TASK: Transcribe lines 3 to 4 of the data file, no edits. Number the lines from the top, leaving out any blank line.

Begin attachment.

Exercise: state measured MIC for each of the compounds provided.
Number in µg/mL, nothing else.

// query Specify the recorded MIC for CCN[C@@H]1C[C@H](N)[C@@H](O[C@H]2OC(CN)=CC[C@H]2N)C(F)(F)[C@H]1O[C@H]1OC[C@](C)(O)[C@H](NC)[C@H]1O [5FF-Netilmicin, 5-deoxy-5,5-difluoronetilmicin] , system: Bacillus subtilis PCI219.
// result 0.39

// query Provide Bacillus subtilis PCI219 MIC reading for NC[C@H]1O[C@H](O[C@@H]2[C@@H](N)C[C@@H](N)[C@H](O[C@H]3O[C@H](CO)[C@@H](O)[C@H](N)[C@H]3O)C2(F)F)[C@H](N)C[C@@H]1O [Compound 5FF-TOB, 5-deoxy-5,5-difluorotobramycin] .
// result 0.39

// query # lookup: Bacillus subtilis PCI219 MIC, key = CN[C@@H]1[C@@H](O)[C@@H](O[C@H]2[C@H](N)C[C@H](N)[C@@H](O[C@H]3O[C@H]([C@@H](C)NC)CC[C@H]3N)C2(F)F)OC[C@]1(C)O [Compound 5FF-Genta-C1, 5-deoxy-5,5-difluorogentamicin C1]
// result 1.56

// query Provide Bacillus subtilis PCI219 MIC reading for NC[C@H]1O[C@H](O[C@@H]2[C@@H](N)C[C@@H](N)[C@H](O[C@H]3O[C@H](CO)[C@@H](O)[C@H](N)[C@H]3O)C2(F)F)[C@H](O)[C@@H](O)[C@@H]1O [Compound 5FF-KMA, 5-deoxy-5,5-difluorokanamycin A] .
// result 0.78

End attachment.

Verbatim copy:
// query Specify the recorded MIC for CCN[C@@H]1C[C@H](N)[C@@H](O[C@H]2OC(CN)=CC[C@H]2N)C(F)(F)[C@H]1O[C@H]1OC[C@](C)(O)[C@H](NC)[C@H]1O [5FF-Netilmicin, 5-deoxy-5,5-difluoronetilmicin] , system: Bacillus subtilis PCI219.
// result 0.39